NWS: Watches upgraded to Tropical Storm Warnings

Published 5:43 am Wednesday, August 30, 2023

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Hurricane Idalia Local Statement Advisory Number 15
National Weather Service Newport/Morehead City NC AL102023
526 AM EDT Wed Aug 30 2023

This product covers Eastern North Carolina



– The Tropical Storm Watch has been upgraded to a Tropical Storm Warning for Beaufort, Coastal Onslow, East Carteret, Hatteras Island, Inland Onslow, Jones, Mainland Dare, Mainland Hyde, Northern Craven, Northern Outer Banks, Ocracoke Island, Pamlico, Southern Craven, Tyrrell, and West Carteret

– A Tropical Storm Warning and Storm Surge Watch are in effect for Beaufort, East Carteret, Mainland Hyde, Pamlico, and Southern Craven
– A Tropical Storm Warning is in effect for Coastal Onslow, Hatteras Island, Inland Onslow, Jones, Mainland Dare, Northern Craven, Northern Outer Banks, Ocracoke Island, Tyrrell, and West Carteret

– About 660 miles southwest of Buxton NC or about 580 miles southwest of Morehead City NC
– 29.1N 84.1W
– Storm Intensity 130 mph
– Movement North-northeast or 25 degrees at 18 mph


Hurricane Idalia is forecast to make landfall in the Big Bend of Florida early this morning. It will then track along the Carolina coast with
the center passing over Onslow Bay Thursday afternoon. Regardless of the exact track of Idalia, there is the potential for significant impacts to eastern North Carolina.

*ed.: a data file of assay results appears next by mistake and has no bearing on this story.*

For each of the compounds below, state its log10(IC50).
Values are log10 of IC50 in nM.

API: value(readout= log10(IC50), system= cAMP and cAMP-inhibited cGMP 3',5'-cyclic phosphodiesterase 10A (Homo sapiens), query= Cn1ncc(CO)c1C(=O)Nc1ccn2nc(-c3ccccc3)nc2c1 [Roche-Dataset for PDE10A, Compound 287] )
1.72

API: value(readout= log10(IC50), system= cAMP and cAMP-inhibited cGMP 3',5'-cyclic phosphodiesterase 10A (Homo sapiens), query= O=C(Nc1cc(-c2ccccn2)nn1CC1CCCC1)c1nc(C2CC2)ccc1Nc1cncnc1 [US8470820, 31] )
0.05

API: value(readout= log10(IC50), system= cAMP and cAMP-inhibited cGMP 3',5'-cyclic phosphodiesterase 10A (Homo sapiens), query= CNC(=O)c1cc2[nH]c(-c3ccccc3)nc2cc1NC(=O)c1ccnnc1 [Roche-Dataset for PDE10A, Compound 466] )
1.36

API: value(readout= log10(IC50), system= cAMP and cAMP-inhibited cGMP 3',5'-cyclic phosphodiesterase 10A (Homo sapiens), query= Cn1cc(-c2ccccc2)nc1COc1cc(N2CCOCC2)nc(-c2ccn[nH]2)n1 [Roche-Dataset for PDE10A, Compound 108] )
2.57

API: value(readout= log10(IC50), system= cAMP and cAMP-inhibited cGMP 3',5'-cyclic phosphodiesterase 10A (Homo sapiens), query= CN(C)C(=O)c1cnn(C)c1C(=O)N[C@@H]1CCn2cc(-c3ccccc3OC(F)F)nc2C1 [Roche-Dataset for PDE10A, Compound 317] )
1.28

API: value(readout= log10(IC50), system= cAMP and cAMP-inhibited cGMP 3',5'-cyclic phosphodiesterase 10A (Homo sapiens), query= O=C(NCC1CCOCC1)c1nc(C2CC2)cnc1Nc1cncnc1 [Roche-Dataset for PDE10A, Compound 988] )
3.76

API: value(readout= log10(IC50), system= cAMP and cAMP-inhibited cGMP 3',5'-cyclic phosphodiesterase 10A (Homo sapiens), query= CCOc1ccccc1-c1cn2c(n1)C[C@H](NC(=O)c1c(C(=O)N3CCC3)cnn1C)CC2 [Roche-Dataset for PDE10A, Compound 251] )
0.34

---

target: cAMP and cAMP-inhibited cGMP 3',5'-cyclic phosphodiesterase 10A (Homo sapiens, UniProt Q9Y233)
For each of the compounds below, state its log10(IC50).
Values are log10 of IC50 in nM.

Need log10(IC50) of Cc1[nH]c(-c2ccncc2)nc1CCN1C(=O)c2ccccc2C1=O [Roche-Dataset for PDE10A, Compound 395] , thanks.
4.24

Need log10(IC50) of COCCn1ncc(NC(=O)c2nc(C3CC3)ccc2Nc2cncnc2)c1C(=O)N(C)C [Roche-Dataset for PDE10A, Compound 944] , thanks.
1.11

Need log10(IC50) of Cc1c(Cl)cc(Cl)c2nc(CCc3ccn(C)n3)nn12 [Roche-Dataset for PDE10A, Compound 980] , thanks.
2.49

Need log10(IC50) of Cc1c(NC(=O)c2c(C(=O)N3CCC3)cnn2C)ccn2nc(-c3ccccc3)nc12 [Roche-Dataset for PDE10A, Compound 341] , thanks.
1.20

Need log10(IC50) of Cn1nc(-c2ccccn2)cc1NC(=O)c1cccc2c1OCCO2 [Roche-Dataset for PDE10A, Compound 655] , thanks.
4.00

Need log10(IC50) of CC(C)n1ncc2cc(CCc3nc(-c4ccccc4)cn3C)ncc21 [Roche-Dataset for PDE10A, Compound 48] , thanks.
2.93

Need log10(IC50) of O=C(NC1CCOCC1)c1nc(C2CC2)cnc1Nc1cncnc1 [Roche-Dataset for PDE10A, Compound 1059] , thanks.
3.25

Heavy rain bands will bring widespread rainfall amounts of 4 to 8 inches, with locally higher amounts, bringing the threat of localized flash flooding especially in low-lying, urban, and poor drainage areas. Heavy rainfall preceding Idalia could exacerbate this risk.

Dangerous storm surge inundation of 2-4 feet above ground is possible along the Neuse and Pamlico Rivers and associated tributaries, as well as Core and southern Pamlico Sounds. Winds approaching tropical storm force could lead to some downed trees and isolated power outages, especially along and east of Highway 17. Tornadoes may result in areas of locally enhanced damage, particularly near the coast.

Dangerous marine conditions are expected for all offshore waters and the Pamlico Sound, with strong winds and dangerous seas building to create treacherous conditions for mariners. Localized ocean overwash will be possible along the coast due to high surf. Stronger and more frequent rip currents will also exist along area beaches.


Protect against life-threatening rainfall flooding having possible extensive impacts across all of eastern North Carolina. Potential
impacts include:
– Major rainfall flooding may prompt many evacuations and rescues.
– Rivers and tributaries may rapidly overflow their banks in multiple places. Small streams, creeks, canals, and ditches may become dangerous rivers. Flood control systems and barriers may become stressed.
– Flood waters can enter many structures within multiple communities, some structures becoming uninhabitable or washed away. Many places where flood waters may cover escape routes. Streets and parking lots become rivers of moving water with underpasses submerged. Driving conditions become dangerous. Many road and bridge closures with some weakened or washed out.

Protect against dangerous rainfall flooding having possible significant impacts across all of eastern North Carolina.

Prepare for life-threatening surge having possible significant impacts across the Neuse and Pamlico River and adjacent tributaries as well as the southern Pamlico and Core Sounds. Potential impacts in this area include:
– Areas of inundation with storm surge flooding accentuated by waves. Damage to several buildings, mainly near the coast.
– Sections of near-shore escape routes and secondary roads become weakened or washed out, especially in usually vulnerable low
– Major beach erosion with heavy surf breaching dunes. Strong and numerous rip currents.